o r p r o c u r e s .t h r e e at t h e Parish o f Saint J o h n the Baptist S a v o y in the C o u n t y o f L o n d o n a n d w i t h i n the j u r i s d i c t i o n o f the said C o u r t u n l a w f u l l y d i d p r o c u r e t h e c o m m i s s i o n b y the said O s c a r F i n g a l O ' F l a h e r t i e W i l l s W i l d e b e i n g a m a l e p e r s o n o f acts o f gross i n d e c e n c y w i t h a n o t h e r p e r s o n the said C h a r l e s P a r k e r [ C o u n t 2] . that the said O s c a r F i n g a l O ' F l a h e r t i e W i l l s W i l d e [. the dry legal l a n g u a g e m a k i n g e v e n starker the nature o f the charges: that A L F R E D T A Y L O R o n the said fourteenth day o f M a r c h in the y e a r o f o u r L o r d o n e t h o u s a n d eight h u n d r e d a n d n i n e t y . C o u n t 1 9 ] .] d i d c o m m i t acts o f gross i n d e c e n c y w i t h a n o t h e r m a l e p e r s o n to the j u r o r s aforesaid u n k n o w n [ C o u n t 1 8 . . T h e w o r d i n g o f those h a d b e e n b a d e n o u g h : T h e J u r o r s for o u r L a d y the Q u e e n u p o n their oath present that i. c o m m i t s . a n d b e i n g c o n v i c t e d shall b e liable at the discretion o f the C o u r t to b e i m p r i s o n e d for a n y t e r m e x c e e d i n g t w o y e a n . O n a n d o n they w e n t . a n y act o f gross i n d e c e n c y shall b e g u i l t y o f m i s d e m e a n o u r . H e a n d T a y l o r w e r e originally i n d i c t e d o n n o less than t w e n t y five c o u n t s . ' 31 not T h o s e s i x t y . .t h r e e at the Parish o f Saint J o h n the Baptist S a v o y in the C o u n t y o f L o n d o n a n d w i t h i n the j u r i s d i c t i o n o f the said C o u r t b e i n g a m a l e p e r s o n u n l a w f u l l y did c o m m i t acts o f gross i n d e c e n c y w i t h a n o t h e r m a l e p e r s o n to w i t o n e C h a r l e s P a r k e r against the f o r m o f the statute in such case m a d e a n d p r o v i d e d a n d against the p e a c e o f o u r said L a d y the Q u e e n h e r c r o w n a n d dignity. . w i t h a n o t h e r m a l e p e r s o n to w i t o n e E d w a r d S h e l l e y [ C o u n t 2 5 ] .e i g h t w o r d s w e r e the cross o n w h i c h W i l d e w a s to b e nailed. F o r the r e c o r d . section 1 1 read as f o l l o w s : ' A n y m a l e p e r s o n w h o .18 H E R O E S A N D V I L L A I N S c a m e o n to the statute b o o k w h e n the C r i m i n a l L a w A m e n d m e n t A c t f o r m a l l y b e c a m e l a w o n i J a n u a r y 1 8 8 6 . . . . . . in p u b l i c o r in p r i v a t e . c o u n t after c o u n t . o r is a party to the c o m m i s s i o n of. First O S C A R Count F I N G A L O ' F L A H E R T I E W I L L S W I L D E o n the fourteenth d a y o f M a r c h in the y e a r o f o u r L o r d o n e t h o u s a n d eight h u n d r e d a n d n i n e t y . . w i t h a n o t h e r p e r s o n the said A l f r e d W o o d [ C o u n t 1 4 ] . o r attempts to p r o c u r e the c o m m i s s i o n b y a n y m a l e p e r s o n of. w i t h o r w i t h o u t hard l a b o u r .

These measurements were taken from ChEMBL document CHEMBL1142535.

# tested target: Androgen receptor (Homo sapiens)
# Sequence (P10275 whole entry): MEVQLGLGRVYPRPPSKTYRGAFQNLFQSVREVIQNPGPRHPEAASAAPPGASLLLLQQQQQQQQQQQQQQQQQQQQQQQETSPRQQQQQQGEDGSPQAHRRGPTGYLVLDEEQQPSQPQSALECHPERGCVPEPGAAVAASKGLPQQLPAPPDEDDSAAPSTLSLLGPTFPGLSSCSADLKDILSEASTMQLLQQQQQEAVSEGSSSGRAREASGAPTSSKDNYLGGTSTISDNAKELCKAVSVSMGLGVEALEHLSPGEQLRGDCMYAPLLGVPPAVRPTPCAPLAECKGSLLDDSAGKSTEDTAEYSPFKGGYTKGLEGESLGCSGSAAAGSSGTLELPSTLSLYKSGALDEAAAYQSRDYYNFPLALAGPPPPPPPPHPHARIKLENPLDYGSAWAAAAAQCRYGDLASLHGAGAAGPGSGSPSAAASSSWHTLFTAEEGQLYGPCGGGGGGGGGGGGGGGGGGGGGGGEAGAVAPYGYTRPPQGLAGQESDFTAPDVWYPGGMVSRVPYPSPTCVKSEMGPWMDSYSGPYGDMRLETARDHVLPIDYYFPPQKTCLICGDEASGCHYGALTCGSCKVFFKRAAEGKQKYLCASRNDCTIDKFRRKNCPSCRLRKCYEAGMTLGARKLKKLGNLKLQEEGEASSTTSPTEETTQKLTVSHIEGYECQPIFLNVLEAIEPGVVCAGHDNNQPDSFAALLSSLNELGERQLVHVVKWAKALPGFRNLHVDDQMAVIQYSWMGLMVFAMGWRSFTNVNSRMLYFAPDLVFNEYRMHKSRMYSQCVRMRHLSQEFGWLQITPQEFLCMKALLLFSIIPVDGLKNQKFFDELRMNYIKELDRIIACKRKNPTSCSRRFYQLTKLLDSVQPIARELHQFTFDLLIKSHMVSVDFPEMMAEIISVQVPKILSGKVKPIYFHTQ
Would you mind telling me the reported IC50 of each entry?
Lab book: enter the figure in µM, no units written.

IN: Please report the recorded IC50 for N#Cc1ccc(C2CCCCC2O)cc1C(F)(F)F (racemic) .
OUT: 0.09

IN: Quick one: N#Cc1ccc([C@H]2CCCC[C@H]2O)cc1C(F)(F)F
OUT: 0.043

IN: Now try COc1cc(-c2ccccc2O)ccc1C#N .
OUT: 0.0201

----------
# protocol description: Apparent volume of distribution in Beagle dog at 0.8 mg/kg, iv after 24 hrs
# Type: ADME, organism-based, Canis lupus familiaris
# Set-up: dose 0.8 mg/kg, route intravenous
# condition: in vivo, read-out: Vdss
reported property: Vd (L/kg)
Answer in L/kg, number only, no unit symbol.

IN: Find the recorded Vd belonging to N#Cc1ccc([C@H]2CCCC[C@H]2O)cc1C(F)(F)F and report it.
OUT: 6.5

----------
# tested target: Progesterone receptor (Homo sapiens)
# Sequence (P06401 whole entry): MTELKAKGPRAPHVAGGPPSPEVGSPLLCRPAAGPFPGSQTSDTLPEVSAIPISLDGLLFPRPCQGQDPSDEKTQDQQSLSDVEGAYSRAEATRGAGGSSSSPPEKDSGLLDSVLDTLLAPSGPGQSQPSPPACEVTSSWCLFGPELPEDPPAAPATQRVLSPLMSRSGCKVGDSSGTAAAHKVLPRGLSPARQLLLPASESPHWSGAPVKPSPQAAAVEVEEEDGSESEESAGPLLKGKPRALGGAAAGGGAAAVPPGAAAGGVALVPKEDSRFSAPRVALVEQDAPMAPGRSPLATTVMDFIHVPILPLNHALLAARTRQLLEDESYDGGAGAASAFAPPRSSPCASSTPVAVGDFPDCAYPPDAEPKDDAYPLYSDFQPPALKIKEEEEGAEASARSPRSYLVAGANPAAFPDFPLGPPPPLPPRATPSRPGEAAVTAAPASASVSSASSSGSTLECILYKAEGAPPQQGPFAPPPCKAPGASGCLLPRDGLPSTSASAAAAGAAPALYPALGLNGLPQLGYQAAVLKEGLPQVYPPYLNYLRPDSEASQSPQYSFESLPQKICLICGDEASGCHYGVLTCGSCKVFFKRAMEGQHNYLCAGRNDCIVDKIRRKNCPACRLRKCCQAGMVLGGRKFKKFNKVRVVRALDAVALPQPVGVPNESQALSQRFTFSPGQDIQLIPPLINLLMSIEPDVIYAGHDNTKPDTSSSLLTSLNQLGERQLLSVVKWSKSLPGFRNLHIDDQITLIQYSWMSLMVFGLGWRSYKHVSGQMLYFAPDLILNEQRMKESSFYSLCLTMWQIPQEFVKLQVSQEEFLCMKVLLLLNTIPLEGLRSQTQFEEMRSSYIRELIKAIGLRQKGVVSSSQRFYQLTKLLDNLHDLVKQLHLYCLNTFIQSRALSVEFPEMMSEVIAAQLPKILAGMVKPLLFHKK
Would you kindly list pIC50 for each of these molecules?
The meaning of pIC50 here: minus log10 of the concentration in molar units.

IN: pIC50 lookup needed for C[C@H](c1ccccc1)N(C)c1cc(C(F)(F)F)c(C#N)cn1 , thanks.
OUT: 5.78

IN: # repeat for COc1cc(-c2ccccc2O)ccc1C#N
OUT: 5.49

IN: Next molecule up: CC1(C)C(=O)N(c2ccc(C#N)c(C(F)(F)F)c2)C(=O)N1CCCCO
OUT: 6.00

despite an i n t e r v e n t i o n f r o m his c o u n s e l . will to prevent the whole of the details of what actually took place It is your right to know what did guess. w h e n it retired it w a s u n a b l e to r e a c h a n y u n a n i ­ m o u s v e r d i c t . It w a s as a result o f this ('the T h i r d T r i a l o f O s c a r W i l d e ' ) that the p l a y w r i g h t f o u n d h i m s e l f standing in the d o c k o f the O l d B a i l e y o n the a f t e r n o o n o f Saturday 2 5 M a y 1 8 9 5 . . T h i s t i m e r o u n d . the n e w j u d g e . e v e r y t h i n g w a s m o r e focused. h a d d r a w n h i m b a c k i n t o the c e n t r e o f the a c t i o n in the p r o s e c u t i o n ' s o p e n i n g s p e e c h to the j u r y : . a m i n u t e . T o those in the court.b y .m a l e j u r y c a n e v e n h a v e i m a g i n e d . Before h e h a d b e e n o n his feet for t w o m i n u t e s . S i r E d w a r d C l a r k e . h e w a s g o n e b u t hardly f o r g o t t e n . I fear t h e r e is n o c h a n c e agreement. e v e n in a b b r e v i ­ ated f o r m .' E x a s p e r a t e d . T h e trial itself ('the S e c o n d T r i a l o f O s c a r W i l d e ' ) w a s an unsatisfac­ tory affair. / insist that no false delicacy be allowed from being laid before you. h o w e v e r . a n d there w e r e t w o crucial differences to the m a n n e r in w h i c h things w e r e h a n d l e d . after listening to tales the substance o f w h i c h f e w o f the m e m b e r s o f the a l l . D e s p i t e the fact that W i l d e ' s n a m e a p p e a r e d first o n the i n d i c t m e n t . d e c i d e d to h e a r first the case against T a y l o r . A c c o r d i n g to the official transcript o f the trial. the j u d g e h a d n o o p t i o n b u t to o r d e r a re-trial. fills a n o t h e r 1 4 6 . 33 of take place. W i l d e w a s m e a n w h i l e ' t a k e n b e l o w to the cells'.m i n u t e a c c o u n t o f six days w h i c h w e r e to alter i r r e v o c a b l y the w a y in w h i c h E n g l i s h m e n a n d w o m e n s a w the w o r l d . and nothing ought to be left to you to . M r J u s t i c e W i l l s . F o r the p r e v i o u s f i v e days a n e w j u r y h a d listened to w h a t w a s essentially the same e v i d e n c e that their p r e d e ­ cessors h a d heard. A f t e r f o u r a n d a h a l f h o u r s o f d e l i b e r a t i o n the f o r e m a n h a d to i n f o r m the j u d g e : ' M y l o r d .G e n e r a l .t r i a l the indictment itself runs to m o r e than eight pages. . S i r F r a n k L o c k w o o d .f i v e c o u n t s w e r e r e d u c e d to a m o r e m a n a g e a b l e fourteen — a n d T a y l o r a n d W i l d e w e r e tried separately. gentlemen.' F O R T H E P U B L I C B E N E F I T ' 19 32 In a transcript o f the trial a n d s u b s e q u e n t r e . that a detailed e x a m i n a t i o n o f the malfeasances o f T a y l o r w o u l d p r e j u d i c e the j u r y against his m o r e illustrious client. W h a t f o l l o w e d . the first case w i t h w h i c h I shall deal is that T a y l o r a t t e m p t e d to p r o c u r e the c o m m i s s i o n o f certain acts b y M r O s c a r W i l d e w i t h a y o u n g m a n n a m e d C h a r l e s P a r k e r . the S o l i c i t o r . Sensational stories w e r e aired but. T h e original t w e n t y .